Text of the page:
Hemorrhoidal disease (HD) is frequent, with an estimated prevalence of 4.4% among the US population [1]. HD is the consequence of an increased inflow into the superior rectal artery, which causes dilatation of the hemorrhoidal plexus. Moreover, degradation of the supportive tissue results in sliding down of hemorrhoids [2]. Hemorrhoids are classified as grade I when they are seen during anoscopy as congested veins, grade II when they prolapse but spontaneously reduce, grade III when they prolapse and need manual reduction, and grade IV when they are irreducible [3]. HD, defined as symptomatic hemorrhoids, can present with pain, itching, bleeding, discharge, or prolapse [4].

Initial treatment of HD consists of lifestyle modifications and administration of phlebotonics. After failure of conservative management, HD is treated with interventional therapies [4]. Open hemorrhoidectomy (HC) was first described in 1937 by Milligan-Morgan [5] and is still considered as the gold standard interventional therapy for advanced stages of HD. However, significant postoperative pain and complications were associated with excision of hemorrhoidal tissue. Therefore, various non-excisional therapies have been developed, such as rubber band ligation (RBL), mucopexy (MP), and more recently laser therapies [4, 6].

Non-excisional laser therapy was initially described in 1998 by Barr et al. [7] with an experimental animal study. Administration of a pulsed laser energy to the submucosal pig rectal tissue allowed coagulation of vessels, with limited damage to the surrounding tissue. Latter, non-excisional laser therapy was applied in humans, with laser hemorrhoidoplasty (LH) first described in 2007 by Karahaliloglu et al. [8]. During LH, a laser fiber is introduced through a skin incision at the hemorrhoidal base, and hemorrhoidal cushions are coagulated. Hemorrhoidal laser procedure (HeLP) constitutes another non-excisional laser therapy for the treatment of HD, first described in 2009 by Salfi et al. [9]. During this procedure, a Doppler identifies the terminal branches of the superior rectal artery, which are coagulated with a pulsed laser energy. Both techniques allow obliteration and retraction of the hemorrhoidal plexus. Moreover, they were shown to be safe and effective for the treatment of HD [8, 9].

Therefore, non-excisional laser therapies constitute interventional therapies for the treatment of HD. However, their recommendation is based on low level of evidence [4, 6]. For the purpose of strengthening the evidence for the benefits of laser therapies, we aimed to systematically review the outcomes of LH and HeLP for the treatment of HD. According to population, intervention, comparison, outcome (PICO) framework, our question was: in patients with HD undergoing non-excisional laser therapies, what are the postoperative outcomes?

Materials and methods

This systematic review adheres to the recommendations of the Preferred Reporting Items for Systematic Review and Meta-analyses (PRISMA) statement [10] (Supplementary Table 1).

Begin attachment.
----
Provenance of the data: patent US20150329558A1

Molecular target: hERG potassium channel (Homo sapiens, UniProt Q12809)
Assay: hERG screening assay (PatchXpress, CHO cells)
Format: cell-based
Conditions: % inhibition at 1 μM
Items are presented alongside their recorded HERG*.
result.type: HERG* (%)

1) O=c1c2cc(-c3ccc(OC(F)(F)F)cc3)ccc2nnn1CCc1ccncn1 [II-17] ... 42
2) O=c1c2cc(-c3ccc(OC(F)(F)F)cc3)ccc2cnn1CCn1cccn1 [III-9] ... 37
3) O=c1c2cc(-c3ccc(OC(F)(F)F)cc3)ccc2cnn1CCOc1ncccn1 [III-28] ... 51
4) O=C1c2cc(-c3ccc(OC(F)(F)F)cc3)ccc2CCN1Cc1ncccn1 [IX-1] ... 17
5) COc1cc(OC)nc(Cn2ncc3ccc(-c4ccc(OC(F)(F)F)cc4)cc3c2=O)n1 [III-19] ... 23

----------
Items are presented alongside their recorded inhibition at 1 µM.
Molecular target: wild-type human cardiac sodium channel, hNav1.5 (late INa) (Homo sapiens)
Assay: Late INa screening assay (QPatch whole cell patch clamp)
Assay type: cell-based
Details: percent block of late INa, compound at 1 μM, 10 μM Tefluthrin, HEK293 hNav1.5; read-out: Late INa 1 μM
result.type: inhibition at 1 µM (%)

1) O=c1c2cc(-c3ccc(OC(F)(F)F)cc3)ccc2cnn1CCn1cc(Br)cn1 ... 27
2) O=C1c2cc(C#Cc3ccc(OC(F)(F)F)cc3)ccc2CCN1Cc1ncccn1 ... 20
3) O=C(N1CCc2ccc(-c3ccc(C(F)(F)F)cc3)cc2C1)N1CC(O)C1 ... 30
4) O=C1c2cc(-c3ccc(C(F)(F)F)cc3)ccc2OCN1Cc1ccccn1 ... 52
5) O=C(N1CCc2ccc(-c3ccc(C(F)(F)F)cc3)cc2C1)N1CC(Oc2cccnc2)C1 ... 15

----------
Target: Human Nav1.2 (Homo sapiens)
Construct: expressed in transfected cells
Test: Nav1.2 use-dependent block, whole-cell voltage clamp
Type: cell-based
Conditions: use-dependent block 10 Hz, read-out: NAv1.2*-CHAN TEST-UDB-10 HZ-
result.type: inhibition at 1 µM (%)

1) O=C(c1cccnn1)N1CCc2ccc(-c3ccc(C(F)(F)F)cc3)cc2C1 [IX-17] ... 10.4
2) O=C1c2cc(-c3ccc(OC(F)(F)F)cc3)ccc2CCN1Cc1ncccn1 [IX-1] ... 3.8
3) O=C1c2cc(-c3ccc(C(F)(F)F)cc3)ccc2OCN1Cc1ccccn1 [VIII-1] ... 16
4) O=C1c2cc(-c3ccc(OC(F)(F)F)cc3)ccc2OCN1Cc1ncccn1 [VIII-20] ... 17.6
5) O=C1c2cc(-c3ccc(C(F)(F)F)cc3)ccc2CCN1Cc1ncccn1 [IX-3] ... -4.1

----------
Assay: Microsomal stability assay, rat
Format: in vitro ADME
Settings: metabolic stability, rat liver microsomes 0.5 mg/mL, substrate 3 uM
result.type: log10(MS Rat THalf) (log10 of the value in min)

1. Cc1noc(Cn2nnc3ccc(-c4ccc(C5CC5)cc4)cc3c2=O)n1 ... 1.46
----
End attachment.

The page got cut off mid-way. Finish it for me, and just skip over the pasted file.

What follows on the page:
Literature search and study selection

Human studies written in English published before April 17th, 2020 were looked for in MEDLINE/Pubmed, Web of science, Embase, and Cochrane. The search strategy was designed and independently conducted by two authors (GL, EL). The following medical search headings and keywords were used: “hemorrhoids” in MeSH terms; and “haemorrhoid*” OR “hemorrhoid*” OR “hemorrhoidal disease” OR “haemorrhoidal disease” AND “laser” OR “laser hemorrhoidoplasty” OR “hemorrhoidal laser procedure” in non-MeSH terms. The reference lists of included articles were further screened for additional eligible publications.

Outcomes of interest

The aim of the study was to systematically review the outcomes of laser therapies for the treatment of HD, including LH and HeLP.

Primary endpoints were the surgical indicators of postoperative outcomes, including

  • Improvement, defined as postoperative decrease of HD symptoms or grade adapted from the Goligher classification [3];

  • Persistence, defined as postoperative presence of symptoms or prolapse;

  • Resolution, defined as postoperative absence of symptoms or prolapse;

  • Recurrence, defined as reappearance of HD, after a resolution;

  • Reoperation, defined as any procedure performed for HD after the laser therapy.

Secondary endpoints included

  • Perioperative characteristics;

  • Postoperative pain and return to normal activities;

  • Intraoperative and postoperative complications, defined as any deviation from the normal postoperative course. Therefore pain, tenesmus, and dyschezia that resolved spontaneously without treatment were not considered as complications.

Inclusion criteria

Original publications were eligible only if they fulfilled the following criteria: (i) they reported outcomes of laser therapy for HD and (ii) they reported at least one of the primary endpoint. Articles were included regardless of the design and the size of the study population.

Exclusion criteria

The exclusion criteria were as follows: studies reporting (i) laser hemorrhoidectomy or infrared therapy; (ii) laser therapy performed with an associated procedure or for another anorectal pathology than HD; and (iii) conference abstracts, protocols, and editorials.

Data extraction

Two reviewers (GL, EL) extracted the following data: general and methodological information of the study, baseline characteristics of the study population, surgical indicators of postoperative outcomes, perioperative characteristics, complications, postoperative pain, and return to normal actives. Details of extracted data are reported in the Supplementary Table 2.


Literature search and study characteristics

The initial search identified 1031 studies. After title and abstract review, 901 studies were excluded. The remaining 130 studies were fully reviewed. Of these, 117 were excluded because they reported laser hemorrhoidectomy (42 studies), infrared therapy (68 studies), associated procedure (three studies), or laser therapy for other pathology than HD (four studies). Reviewing of references identified one study [9]. Finally, 14 studies [8, 9, 11,12,13,14,15,16,17,18,19,20,21,22] published between 2007 and 2020 were eligible for our review: seven studies [8, 11,12,13,14,15,16] reported LH, and seven studies [9, 17,18,19,20,21,22] reported HeLP (Fig. 1). There were 10 cohorts (seven prospective [11, 12, 17,18,19,20,21], two retrospective [8, 9], one not specified [13]), three randomized controlled trials (RCT) comparing LH with HC [14,15,16] and MP [16], and one RCT comparing HeLP with RBL [22]. Of the 1540 patients included in these studies, majority were classified as suffering from grades II and III HD (35.8% and 33.6%, respectively), while grades I and IV HD patients were less frequent (5.1% and 0.4%, respectively, grade unavailable for 25.1% of cases). The studies’ characteristics and patient demographic details are depicted in Table 1.